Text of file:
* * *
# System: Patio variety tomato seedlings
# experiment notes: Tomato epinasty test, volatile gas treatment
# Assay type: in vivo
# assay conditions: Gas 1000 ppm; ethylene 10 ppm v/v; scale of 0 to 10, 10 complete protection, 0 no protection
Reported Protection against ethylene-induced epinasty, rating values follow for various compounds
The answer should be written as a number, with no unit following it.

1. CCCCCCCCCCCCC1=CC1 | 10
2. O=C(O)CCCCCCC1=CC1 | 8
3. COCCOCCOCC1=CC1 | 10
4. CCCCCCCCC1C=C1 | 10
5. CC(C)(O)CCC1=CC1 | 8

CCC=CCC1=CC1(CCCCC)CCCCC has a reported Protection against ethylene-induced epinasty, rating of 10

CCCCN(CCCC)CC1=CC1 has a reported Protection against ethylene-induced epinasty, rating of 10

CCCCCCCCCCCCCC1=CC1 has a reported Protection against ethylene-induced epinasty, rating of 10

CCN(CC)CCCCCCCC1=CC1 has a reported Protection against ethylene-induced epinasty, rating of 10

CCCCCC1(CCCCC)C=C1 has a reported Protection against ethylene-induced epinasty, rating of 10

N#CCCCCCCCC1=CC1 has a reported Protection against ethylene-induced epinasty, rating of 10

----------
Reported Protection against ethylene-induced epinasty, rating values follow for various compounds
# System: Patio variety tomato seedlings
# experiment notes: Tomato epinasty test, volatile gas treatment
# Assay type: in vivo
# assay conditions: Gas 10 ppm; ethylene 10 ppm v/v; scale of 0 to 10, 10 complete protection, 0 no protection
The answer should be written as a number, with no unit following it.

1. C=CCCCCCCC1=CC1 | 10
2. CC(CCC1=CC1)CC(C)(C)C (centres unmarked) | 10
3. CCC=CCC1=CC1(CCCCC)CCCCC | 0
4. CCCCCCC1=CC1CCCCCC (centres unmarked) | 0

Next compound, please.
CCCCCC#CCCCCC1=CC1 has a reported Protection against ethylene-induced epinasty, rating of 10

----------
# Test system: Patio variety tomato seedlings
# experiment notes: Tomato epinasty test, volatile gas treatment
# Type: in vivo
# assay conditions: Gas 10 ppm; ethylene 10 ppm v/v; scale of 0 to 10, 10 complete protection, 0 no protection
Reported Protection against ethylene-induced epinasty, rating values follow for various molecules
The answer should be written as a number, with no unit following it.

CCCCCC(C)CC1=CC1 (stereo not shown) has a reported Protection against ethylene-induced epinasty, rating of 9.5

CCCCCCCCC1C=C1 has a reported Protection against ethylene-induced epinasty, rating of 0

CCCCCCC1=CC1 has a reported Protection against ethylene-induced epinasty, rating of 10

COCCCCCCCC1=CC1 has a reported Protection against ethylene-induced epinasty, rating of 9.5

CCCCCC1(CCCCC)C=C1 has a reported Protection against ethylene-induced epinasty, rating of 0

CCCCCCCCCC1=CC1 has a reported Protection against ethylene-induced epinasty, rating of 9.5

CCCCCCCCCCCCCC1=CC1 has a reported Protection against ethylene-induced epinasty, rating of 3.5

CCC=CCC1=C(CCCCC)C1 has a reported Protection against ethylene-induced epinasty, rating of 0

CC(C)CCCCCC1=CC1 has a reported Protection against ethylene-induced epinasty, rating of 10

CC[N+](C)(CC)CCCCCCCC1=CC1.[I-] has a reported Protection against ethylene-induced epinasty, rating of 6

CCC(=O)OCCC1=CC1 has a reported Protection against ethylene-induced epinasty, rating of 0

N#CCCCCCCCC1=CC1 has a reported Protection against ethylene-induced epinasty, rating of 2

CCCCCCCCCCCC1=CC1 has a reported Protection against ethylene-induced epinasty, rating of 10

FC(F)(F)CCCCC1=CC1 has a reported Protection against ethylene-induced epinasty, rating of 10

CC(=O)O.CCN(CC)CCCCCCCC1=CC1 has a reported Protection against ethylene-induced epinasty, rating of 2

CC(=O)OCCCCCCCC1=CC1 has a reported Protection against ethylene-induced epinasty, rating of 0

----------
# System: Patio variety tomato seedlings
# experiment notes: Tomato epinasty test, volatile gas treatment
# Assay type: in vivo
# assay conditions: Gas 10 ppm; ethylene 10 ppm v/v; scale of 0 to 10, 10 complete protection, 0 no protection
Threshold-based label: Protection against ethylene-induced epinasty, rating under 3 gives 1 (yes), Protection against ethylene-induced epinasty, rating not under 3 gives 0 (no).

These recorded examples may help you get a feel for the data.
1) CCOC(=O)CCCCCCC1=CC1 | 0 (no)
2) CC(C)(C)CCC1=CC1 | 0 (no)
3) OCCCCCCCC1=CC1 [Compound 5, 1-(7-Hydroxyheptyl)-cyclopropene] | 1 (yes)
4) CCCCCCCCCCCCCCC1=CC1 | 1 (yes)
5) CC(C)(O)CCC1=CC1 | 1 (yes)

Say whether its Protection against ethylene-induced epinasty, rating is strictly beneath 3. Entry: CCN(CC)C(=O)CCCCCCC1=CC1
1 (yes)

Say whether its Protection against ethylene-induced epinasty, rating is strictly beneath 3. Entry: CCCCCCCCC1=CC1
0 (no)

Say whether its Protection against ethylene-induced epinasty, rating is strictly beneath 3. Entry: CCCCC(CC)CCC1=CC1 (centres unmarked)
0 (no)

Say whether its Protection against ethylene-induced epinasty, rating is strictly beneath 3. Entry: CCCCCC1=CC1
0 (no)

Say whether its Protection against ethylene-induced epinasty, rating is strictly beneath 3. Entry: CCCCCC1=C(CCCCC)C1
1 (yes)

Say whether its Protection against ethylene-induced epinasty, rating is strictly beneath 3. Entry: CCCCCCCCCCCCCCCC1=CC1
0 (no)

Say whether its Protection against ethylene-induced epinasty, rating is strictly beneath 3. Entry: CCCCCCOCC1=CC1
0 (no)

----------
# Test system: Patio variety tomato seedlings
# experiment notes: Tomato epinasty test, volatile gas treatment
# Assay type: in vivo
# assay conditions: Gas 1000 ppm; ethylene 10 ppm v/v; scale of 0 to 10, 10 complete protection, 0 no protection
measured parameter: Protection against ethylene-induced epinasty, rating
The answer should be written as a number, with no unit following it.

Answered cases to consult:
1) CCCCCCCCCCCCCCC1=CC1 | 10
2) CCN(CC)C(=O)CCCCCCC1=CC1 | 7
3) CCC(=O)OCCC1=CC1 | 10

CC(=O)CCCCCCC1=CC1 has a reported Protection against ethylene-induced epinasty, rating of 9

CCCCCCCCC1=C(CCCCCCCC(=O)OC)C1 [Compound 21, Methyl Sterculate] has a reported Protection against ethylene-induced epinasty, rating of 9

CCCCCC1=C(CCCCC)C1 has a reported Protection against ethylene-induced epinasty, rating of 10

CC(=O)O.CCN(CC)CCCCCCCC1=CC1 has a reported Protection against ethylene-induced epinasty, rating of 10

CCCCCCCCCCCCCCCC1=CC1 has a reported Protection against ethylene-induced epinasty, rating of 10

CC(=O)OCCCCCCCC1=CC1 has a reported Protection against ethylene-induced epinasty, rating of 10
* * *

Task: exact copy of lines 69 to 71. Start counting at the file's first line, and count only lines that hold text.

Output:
0 (no)

Say whether its Protection against ethylene-induced epinasty, rating is strictly beneath 3. Entry: CCCCC(CC)CCC1=CC1 (centres unmarked)
0 (no)